Thursday, July 8, 2010

Hymn of the Month -- In Christ Alone

When we think of hymns we usually think of songs that were written before our own time, songs that were in our church's hymnal when we were growing up and have been sung for generations.  But in 2001 Keith Getty and Stuart Townsend from Ireland wrote a modern hymn, a song you may have sung in your own church, called In Christ Alone.  They wanted to write a hymn of worship that taught the scripture and Christian doctrine in a way that would be relevant for today, and at the same time be trans-generational, something that people of all ages would sing together.  They never dreamed how quickly it would catch on.  But why not?  It powerfully conveys the message of Christ's life, death and resurrection, and His power to save and keep those who trust in Him.  It is a hymn of praise to the Christ alone.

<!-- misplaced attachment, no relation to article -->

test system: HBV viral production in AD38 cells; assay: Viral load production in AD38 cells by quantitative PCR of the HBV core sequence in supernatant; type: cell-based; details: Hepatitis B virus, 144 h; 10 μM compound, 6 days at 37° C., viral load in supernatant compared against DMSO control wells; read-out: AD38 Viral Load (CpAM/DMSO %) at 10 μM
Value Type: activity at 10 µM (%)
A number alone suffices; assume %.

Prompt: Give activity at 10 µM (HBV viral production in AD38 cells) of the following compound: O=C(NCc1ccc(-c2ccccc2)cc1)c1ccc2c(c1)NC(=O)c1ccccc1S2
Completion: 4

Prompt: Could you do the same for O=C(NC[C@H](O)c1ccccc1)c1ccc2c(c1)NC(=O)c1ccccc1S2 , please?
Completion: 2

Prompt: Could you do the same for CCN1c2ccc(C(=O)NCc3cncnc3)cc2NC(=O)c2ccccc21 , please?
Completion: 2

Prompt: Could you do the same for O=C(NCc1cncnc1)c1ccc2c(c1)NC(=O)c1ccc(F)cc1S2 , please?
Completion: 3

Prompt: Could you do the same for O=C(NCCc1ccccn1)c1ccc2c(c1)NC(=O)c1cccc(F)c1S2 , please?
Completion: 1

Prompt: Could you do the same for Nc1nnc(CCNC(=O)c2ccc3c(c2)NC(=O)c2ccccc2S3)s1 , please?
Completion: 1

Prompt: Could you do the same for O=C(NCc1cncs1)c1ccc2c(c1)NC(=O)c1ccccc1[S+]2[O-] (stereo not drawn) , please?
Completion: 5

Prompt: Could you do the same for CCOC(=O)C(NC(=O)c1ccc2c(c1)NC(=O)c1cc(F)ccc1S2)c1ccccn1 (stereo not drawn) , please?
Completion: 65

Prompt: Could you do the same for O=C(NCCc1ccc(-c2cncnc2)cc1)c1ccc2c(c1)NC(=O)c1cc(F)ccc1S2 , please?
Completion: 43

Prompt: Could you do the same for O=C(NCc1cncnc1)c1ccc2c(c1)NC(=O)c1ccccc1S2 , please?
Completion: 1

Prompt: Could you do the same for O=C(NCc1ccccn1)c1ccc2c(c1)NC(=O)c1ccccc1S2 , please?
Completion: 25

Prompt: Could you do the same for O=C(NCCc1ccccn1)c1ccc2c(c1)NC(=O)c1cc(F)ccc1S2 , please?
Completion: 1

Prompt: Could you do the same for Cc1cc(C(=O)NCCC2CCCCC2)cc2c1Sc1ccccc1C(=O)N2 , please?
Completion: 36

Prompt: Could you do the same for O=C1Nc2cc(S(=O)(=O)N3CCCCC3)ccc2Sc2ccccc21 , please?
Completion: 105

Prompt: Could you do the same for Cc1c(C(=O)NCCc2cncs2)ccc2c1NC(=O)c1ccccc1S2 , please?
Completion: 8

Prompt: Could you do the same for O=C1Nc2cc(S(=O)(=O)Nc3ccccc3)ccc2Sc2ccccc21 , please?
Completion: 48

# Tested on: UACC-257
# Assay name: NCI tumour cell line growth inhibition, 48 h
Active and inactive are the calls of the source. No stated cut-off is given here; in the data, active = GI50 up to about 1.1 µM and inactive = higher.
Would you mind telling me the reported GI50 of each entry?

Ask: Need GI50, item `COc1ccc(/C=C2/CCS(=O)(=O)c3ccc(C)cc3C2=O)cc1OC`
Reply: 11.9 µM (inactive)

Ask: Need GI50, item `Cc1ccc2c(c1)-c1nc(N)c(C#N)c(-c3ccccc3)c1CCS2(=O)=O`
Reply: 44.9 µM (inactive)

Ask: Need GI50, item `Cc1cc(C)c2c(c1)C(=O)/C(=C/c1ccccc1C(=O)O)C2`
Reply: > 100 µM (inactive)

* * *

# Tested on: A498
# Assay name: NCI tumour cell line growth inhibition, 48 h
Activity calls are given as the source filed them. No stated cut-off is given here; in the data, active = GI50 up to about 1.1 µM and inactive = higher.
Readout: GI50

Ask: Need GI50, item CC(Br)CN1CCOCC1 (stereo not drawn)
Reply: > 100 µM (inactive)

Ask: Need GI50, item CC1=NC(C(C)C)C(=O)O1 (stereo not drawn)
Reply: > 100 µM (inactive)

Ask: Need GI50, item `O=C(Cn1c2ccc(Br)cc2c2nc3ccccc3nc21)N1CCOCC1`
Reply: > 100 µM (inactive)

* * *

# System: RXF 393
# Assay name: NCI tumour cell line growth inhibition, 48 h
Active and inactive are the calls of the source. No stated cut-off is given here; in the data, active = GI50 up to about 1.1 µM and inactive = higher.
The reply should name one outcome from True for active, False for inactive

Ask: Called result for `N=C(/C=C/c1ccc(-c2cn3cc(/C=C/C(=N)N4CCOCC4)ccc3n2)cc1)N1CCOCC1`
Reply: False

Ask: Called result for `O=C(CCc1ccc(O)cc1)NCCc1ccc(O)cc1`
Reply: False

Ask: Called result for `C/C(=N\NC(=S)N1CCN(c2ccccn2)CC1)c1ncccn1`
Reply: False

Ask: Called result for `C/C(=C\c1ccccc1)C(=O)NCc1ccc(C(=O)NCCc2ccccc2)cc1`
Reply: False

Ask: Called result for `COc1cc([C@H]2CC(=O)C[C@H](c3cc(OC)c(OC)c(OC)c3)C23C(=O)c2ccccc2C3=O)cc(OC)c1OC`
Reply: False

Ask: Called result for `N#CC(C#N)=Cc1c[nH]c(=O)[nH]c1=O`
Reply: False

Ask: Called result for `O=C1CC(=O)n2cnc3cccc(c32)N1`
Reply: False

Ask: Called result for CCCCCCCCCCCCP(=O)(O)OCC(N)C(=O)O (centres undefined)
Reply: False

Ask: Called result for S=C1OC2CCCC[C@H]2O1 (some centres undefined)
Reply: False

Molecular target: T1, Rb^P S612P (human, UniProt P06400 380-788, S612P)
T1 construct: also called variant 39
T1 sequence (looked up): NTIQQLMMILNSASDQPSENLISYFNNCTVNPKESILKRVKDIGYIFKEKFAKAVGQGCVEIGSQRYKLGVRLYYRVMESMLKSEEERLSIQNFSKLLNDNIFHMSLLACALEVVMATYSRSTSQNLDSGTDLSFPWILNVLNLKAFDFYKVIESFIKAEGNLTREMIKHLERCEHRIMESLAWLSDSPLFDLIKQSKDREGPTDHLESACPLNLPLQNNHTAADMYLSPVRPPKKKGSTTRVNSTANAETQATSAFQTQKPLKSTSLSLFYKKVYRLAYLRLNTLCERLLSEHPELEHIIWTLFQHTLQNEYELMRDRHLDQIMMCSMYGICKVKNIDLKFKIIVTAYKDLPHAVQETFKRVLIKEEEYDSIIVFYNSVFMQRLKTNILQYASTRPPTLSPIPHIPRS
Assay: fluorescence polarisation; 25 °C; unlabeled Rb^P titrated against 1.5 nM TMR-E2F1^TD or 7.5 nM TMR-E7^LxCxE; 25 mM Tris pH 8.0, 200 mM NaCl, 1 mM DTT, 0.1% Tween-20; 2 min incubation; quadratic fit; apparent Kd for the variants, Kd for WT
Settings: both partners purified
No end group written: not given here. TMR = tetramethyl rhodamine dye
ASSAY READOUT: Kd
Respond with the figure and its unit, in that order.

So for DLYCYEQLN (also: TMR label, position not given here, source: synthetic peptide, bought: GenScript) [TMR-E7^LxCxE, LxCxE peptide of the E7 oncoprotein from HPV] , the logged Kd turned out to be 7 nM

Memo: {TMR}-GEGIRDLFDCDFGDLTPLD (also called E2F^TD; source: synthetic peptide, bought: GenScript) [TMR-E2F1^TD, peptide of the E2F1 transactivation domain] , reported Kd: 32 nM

Wednesday, July 7, 2010

What's For Dinner?

Last night's dinner was too good not to share.  We made Carrot Coconut Soup and served it with cheese toast and slices of papaya and watermelon.  It was colorful and delicious.  There are several good recipes for Carrot Coconut Soup on the internet but the one we used is as follows:

Carrot Coconut Soup

1 large onion, chopped
2 T fresh ginger, sliced
4 medium cloves garlic, chopped
1 t curry powder
3 c vegetable broth or chicken broth
2 c sliced carrots, about 1/4 inch thick
1 c sweet potato, cut into about 1/2 inch cubes
5 oz canned coconut milk
salt and pepper to taste

Chop onion.  Saute it over medium heat for about 5 minutes, stirring often.
Add garlic and ginger and continue to saute for another minute.
Add curry powder and mix well with onions.
Add broth, carrots, and sweet potato.  Simmer on medium high until vegetables are tender, about 15 minutes.  Add coconut milk.
Blend in batches.  Add salt and pepper to taste.
Return to pot and reheat before serving.

Tuesday, July 6, 2010

Happy Birthday, Tommy!


Tommy turns 20 today! We are proud of you, Tommy, and happy to have you as our son.  You add so much interest and humor to our lives; thank you for opening your world to us. We love you.